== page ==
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Pediatric robot patient offers new level of realism for doctors in training

Pediatric robot patient offers new level of realism for doctors in training

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A team of researchers and engineers at Gaumard Scientific has unveiled a new robot that raises the bar on medical training devices. The robot, called HAL, has been made to look like a five-year-old male patient and offers unprecedented training options.

HAL not only looks like a boy, he behaves like one. He can track a finger with his eyes, answer questions, cry for his mother and experience anaphylactic shock. He can even breathe faster and/or urinate when scared. And he has also been built in a way that allows doctors and nurses in-training to perform a myriad of tests such as taking blood pressure, checking his pulse and monitoring breathing. Trainees can also use real medical equipment such as an EKG machine or a heart or blood pressure monitor—or tools such as a scalpel or breathing tubes—to perform realistic medical procedures.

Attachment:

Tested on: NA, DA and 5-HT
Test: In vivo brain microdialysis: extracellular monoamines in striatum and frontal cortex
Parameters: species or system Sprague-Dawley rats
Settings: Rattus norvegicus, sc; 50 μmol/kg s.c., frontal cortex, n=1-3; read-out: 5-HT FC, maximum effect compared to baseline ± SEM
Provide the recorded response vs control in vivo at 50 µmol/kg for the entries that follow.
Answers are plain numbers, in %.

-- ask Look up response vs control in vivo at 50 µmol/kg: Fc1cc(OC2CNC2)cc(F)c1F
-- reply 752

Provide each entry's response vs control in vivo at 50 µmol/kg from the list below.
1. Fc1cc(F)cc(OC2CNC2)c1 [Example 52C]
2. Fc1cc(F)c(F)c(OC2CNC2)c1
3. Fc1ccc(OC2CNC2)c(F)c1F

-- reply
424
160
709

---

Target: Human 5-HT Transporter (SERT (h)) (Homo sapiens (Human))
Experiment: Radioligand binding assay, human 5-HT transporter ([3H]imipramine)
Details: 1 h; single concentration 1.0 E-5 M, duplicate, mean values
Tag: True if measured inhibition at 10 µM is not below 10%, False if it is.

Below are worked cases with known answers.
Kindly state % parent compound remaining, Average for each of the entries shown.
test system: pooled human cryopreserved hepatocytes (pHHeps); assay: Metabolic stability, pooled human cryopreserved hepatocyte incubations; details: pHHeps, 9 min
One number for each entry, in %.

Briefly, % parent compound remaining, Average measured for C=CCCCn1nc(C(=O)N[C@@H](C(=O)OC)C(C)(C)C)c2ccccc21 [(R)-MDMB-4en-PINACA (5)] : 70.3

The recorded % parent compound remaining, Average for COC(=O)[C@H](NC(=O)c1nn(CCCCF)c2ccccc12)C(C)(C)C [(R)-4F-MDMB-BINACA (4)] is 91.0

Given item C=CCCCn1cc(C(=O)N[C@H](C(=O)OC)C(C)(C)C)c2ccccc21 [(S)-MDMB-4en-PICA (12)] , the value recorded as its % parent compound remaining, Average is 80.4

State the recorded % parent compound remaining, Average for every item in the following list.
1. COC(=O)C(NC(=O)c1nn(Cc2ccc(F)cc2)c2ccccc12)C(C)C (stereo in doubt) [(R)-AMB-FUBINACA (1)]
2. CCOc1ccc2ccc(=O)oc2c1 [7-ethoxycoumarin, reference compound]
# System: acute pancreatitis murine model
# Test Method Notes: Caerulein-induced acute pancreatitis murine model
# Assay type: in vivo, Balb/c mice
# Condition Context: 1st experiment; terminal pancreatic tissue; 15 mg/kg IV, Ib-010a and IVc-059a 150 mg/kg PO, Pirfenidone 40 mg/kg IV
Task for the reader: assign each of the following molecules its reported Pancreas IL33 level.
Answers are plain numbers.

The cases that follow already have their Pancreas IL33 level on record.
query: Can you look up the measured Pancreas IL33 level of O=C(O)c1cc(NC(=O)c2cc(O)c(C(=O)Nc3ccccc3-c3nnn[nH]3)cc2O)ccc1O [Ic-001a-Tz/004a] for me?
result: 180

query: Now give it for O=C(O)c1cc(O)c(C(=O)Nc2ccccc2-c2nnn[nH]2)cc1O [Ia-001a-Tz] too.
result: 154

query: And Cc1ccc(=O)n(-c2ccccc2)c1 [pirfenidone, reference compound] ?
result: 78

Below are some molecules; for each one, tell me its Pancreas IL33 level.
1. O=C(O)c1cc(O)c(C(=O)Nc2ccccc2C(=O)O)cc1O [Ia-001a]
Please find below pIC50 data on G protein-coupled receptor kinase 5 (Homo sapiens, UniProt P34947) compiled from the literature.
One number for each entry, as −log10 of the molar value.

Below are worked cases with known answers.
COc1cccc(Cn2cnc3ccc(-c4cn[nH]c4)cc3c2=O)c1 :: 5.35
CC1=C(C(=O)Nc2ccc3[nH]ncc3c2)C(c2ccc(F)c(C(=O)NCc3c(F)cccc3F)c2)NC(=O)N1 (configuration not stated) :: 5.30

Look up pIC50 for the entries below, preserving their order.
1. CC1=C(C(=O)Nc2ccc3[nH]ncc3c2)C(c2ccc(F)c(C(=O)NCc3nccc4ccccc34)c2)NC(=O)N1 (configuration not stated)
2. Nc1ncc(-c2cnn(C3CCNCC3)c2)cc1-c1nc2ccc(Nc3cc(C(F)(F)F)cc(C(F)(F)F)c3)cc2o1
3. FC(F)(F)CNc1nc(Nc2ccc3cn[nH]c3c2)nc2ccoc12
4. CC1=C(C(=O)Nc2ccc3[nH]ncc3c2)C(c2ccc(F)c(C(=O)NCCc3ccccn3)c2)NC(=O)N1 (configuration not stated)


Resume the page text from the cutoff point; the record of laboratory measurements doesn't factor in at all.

Gaumard has a long history of producing medical training equipment. HAL is just one of several robots the company offers—others include a robot mother who gives birth and a baby who can experience a wide variety of newborn complications. With HAL, the company has pushed the bar higher than ever before, offering medical students a new level of interaction with a robot patient before being exposed to real ones. Representatives with Gaumard told the press that they actually backed off making the robot look too human—leaving off freckles, for example, or real hair. They feared such a robot that could also bleed to death or experience cardiac arrest might be too emotionally traumatic for students just being introduced to emergency pediatric situations.

HAL can also be shocked with a real defibrillator or have his throat cut to allow for insertion of a tracheal tube. Trainees can also draw blood and insert urinary catheters or insert a chest tube to allow drainage of what looks like real blood. The makers of the robot have put in special parts at certain body sites to allow for replacement, such as patches of skin that are damaged by a scalpel or needle. And as students perform treatment, the robot can react, crying, for example, or saying “ouch” when pricked with a needle. He might also move, not only showing emotions, but mimicking the difficulty often found when treating a person in pain.

Trainers can also speak into a microphone and have their voice come out of the robot sounding like a five-year-old boy—and they can cause medical emergency conditions too, such as arrhythmia, or cardiac arrest, forcing students to react quickly.


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